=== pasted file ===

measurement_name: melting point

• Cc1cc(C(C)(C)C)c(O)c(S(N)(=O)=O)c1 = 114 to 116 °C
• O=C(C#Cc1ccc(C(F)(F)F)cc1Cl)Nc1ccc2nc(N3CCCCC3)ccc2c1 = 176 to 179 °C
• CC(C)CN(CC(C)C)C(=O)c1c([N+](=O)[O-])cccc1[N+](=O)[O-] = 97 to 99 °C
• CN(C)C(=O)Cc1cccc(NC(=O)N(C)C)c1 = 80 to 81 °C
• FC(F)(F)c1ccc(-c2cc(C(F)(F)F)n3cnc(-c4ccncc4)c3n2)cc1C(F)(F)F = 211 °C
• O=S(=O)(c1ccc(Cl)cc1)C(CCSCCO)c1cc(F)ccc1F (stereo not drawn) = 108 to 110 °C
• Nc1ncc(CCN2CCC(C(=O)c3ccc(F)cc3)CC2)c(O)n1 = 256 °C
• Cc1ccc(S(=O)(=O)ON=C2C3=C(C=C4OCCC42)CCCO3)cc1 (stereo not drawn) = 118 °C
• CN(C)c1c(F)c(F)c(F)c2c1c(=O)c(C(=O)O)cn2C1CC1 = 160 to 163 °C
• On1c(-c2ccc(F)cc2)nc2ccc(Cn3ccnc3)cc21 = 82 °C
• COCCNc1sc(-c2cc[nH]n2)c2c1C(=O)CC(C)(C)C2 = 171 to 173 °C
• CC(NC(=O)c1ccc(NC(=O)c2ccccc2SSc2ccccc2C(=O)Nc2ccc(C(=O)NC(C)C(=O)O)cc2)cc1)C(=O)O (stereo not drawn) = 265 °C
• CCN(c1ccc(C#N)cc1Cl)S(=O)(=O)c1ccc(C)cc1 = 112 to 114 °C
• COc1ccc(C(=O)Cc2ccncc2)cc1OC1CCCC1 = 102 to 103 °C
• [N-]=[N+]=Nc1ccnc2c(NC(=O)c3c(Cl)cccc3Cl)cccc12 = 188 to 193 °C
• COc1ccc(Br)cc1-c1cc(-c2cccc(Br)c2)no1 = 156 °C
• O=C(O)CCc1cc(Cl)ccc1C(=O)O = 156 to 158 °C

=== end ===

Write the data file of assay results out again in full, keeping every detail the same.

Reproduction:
measurement_name: melting point

• Cc1cc(C(C)(C)C)c(O)c(S(N)(=O)=O)c1 = 114 to 116 °C
• O=C(C#Cc1ccc(C(F)(F)F)cc1Cl)Nc1ccc2nc(N3CCCCC3)ccc2c1 = 176 to 179 °C
• CC(C)CN(CC(C)C)C(=O)c1c([N+](=O)[O-])cccc1[N+](=O)[O-] = 97 to 99 °C
• CN(C)C(=O)Cc1cccc(NC(=O)N(C)C)c1 = 80 to 81 °C
• FC(F)(F)c1ccc(-c2cc(C(F)(F)F)n3cnc(-c4ccncc4)c3n2)cc1C(F)(F)F = 211 °C
• O=S(=O)(c1ccc(Cl)cc1)C(CCSCCO)c1cc(F)ccc1F (stereo not drawn) = 108 to 110 °C
• Nc1ncc(CCN2CCC(C(=O)c3ccc(F)cc3)CC2)c(O)n1 = 256 °C
• Cc1ccc(S(=O)(=O)ON=C2C3=C(C=C4OCCC42)CCCO3)cc1 (stereo not drawn) = 118 °C
• CN(C)c1c(F)c(F)c(F)c2c1c(=O)c(C(=O)O)cn2C1CC1 = 160 to 163 °C
• On1c(-c2ccc(F)cc2)nc2ccc(Cn3ccnc3)cc21 = 82 °C
• COCCNc1sc(-c2cc[nH]n2)c2c1C(=O)CC(C)(C)C2 = 171 to 173 °C
• CC(NC(=O)c1ccc(NC(=O)c2ccccc2SSc2ccccc2C(=O)Nc2ccc(C(=O)NC(C)C(=O)O)cc2)cc1)C(=O)O (stereo not drawn) = 265 °C
• CCN(c1ccc(C#N)cc1Cl)S(=O)(=O)c1ccc(C)cc1 = 112 to 114 °C
• COc1ccc(C(=O)Cc2ccncc2)cc1OC1CCCC1 = 102 to 103 °C
• [N-]=[N+]=Nc1ccnc2c(NC(=O)c3c(Cl)cccc3Cl)cccc12 = 188 to 193 °C
• COc1ccc(Br)cc1-c1cc(-c2cccc(Br)c2)no1 = 156 °C
• O=C(O)CCc1cc(Cl)ccc1C(=O)O = 156 to 158 °C